Marie Lozito

May 22, 2012


Marie Lozito is a Registered Nurse, Licensed Massage Therapist, wife, mother, grandmother and life-long conservative. She wrote a text on medical massage and taught at New York College of Health Professions.

Interested in, and observing politics since 1960, she ran for elected office in 2010.

 

MAY THEY REST IN PEACE

This coming Monday, May 28th, is Memorial Day. It is officially a three day weekend and unofficially the start of summer. School children have no school. The stores have great sales. Lots of people have barbeques. Towns have parades, usually with only a small attendance by the local population. That is all very nice, but what is Memorial Day actually about? A memorial serves to focus attention on the memory of someone, something or some event. Our Memorial Day has a definite and sacred focus that far too many Americans are either ignore or are ignorant about.

Memorial Day, originally called Decoration Day, was officially proclaimed in 1868 by General John Logan. It began as a day of remembrance for those who had died during the Civil War. May 30, 1868 was the day designated for this memorial observance and decorating the graves of both Union and Confederate soldiers with flowers. (Hence the name "Decoration" Day.)

Over the years, Memorial Day became a day of remembrance for all those military members who have given their lives in the service of this country. In 1971 the National Holiday Act changed the official celebration of Memorial Day to the last Monday in May.

Every member of the military takes an oath when entering the service. The oath is: "I DO SOLEMNLY SWEAR (OR AFFIRM) THAT I WILL SUPPORT AND DEFEND THE CONSTITUTION OF THE UNITED STATES AGAINST ALL ENEMIES, FOREIGN AND DOMESTIC; THAT I WILL BEAR TRUE FAITH AND ALLEGIANCE TO THE SAME; AND THAT I WILL OBEY THE ORDERS OF THE PRESIDENT OF THE UNITED STATES AND THE ORDERS OF THE OFFICERS APPOINTED OVER ME, ACCORDING TO REGULATIONS AND THE UNIFORM CODE OF MILITARY JUSTICE. SO HELP ME GOD."

Our military members are the defenders of the same principles that made America a great country. They defend and protect the principles, ideals and sentiments in our Constitution and Declaration of Independence. They are the preservers of freedom. The vast majority of our military, whether they join for only one enlistment period or make the military their career, continue to honor their oath after leaving the service. These patriots agree with John Adams who said, "Our obligations to our country never cease but with our lives." America is blessed to have many fine patriots.

 

"At countless funerals and memorial services for those who lost their lives in the service of our country, I hear the question, 'Why is such a good young person taken from us in the prime of life?' Plato, the Greek philosopher, apparently sought to resolve the issue by observing, 'Only the dead have seen the end of war.' I prefer to take my solace in the words of Jesus to the Apostle John: 'Father, I will that those you have given me, be with me where I am.... Those now in uniform deserve our thanks, for no nation has ever had a better military force than the one we have today. And no accolade to those presently in our country's service is greater than honoring the veterans who preceded them on Memorial Day" - Lt. Col. Oliver North, ret.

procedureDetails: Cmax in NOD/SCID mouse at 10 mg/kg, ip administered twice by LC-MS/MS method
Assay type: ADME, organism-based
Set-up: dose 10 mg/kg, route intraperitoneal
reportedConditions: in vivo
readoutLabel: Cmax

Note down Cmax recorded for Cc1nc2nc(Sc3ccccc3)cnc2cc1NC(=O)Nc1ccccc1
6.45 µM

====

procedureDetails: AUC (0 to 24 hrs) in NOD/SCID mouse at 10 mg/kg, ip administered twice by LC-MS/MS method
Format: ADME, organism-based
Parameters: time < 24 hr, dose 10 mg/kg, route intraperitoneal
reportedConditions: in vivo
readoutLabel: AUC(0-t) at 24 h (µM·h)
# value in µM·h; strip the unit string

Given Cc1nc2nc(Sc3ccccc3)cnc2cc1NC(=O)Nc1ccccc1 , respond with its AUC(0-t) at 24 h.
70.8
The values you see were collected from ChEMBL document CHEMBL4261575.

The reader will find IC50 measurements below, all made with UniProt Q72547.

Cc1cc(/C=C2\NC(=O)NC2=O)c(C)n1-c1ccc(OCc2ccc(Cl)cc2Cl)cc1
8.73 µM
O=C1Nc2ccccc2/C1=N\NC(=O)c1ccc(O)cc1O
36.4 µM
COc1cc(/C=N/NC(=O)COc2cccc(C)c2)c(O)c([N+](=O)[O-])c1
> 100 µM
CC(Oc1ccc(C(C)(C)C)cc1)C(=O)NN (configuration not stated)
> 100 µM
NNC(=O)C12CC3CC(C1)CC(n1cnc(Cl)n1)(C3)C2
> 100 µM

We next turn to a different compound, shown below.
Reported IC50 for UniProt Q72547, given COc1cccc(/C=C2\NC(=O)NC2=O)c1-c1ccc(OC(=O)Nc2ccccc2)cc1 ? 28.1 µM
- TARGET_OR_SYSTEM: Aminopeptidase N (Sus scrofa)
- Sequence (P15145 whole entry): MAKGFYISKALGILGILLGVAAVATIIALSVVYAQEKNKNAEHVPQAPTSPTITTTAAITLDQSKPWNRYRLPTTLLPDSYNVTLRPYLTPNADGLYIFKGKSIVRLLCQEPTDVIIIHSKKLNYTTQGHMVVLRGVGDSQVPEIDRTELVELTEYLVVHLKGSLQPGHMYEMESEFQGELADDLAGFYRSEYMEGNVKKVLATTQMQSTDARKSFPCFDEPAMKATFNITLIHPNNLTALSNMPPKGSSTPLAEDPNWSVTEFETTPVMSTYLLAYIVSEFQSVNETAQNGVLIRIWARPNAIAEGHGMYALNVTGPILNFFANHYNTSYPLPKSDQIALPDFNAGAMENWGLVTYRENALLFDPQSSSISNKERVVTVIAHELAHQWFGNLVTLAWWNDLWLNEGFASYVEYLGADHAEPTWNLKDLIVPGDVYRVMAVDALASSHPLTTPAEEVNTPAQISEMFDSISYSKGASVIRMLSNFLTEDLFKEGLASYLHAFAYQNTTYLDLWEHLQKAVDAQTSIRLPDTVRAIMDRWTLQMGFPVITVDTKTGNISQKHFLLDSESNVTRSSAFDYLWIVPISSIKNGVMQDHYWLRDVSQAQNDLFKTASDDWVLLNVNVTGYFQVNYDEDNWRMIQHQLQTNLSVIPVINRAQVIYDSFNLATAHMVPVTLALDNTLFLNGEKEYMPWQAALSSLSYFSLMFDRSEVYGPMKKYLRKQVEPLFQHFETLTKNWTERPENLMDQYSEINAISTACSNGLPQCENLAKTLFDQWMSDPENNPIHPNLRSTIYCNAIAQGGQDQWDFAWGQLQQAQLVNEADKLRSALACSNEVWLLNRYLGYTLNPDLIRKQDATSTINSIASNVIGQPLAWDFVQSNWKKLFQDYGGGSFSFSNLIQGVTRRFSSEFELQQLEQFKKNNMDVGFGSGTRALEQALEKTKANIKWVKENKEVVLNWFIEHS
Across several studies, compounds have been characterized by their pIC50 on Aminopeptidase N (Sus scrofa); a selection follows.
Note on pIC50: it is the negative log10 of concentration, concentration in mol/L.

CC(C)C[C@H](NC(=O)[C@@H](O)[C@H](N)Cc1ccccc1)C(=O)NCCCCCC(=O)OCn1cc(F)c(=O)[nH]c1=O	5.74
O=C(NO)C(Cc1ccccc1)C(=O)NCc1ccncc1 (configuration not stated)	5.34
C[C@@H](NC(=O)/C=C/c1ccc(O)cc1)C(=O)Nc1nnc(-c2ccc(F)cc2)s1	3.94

A 15 year old girl named Lizzie Palmer put a YouTube program together about our military that I feel is appropriate to share for Memorial Day. I suggest that you watch and remember this short video. https://www.youtube.com/watch?v=ervaMPt4Ha0

This Memorial Day, be one of the Americans asking God to bless these heroes we are remembering. They never set out to be heroes. A relative of a fallen soldier once said, "Each loved his life as much as we love ours. Each had a place in the world, a family waiting and friends to see again. They thought of the future just as we do, with plans and hopes for a long life. But they left it all behind when they went to war, and parted with it forever when they died so that you and I might enjoy freedom today."

We are the beneficiaries of those who gave the ultimate sacrifice, their lives. This Memorial Day take time to honor and remember those who have given their lives for you and for freedom. Robert Orr wrote, "To live in the hearts of those you leave behind is never to die." Show you care, honor their sacrifice not only this Memorial Day, but every day. Honoring our military heroes assures their memory does indeed live in our hearts.

  • Visit cemeteries and place flags or flowers on fallen soldiers' graves.
  • Fly the U.S. flag at half-staff until noon.
  • Fly the POW/MIA flag as well.
  • Participate in the "National Moment of Remembrance" at 3 p.m. pause and think about the true meaning of the day, and for Taps to be played.
  • Make a pledge to aid widows, widowers and orphans of our fallen dead, and to aid the disabled veterans.

Contact Marie Lozito with your comments.


Top of this page

Front Page Archives Great links


Contact: kenschuster x sunacom.com (replace "x" with "@")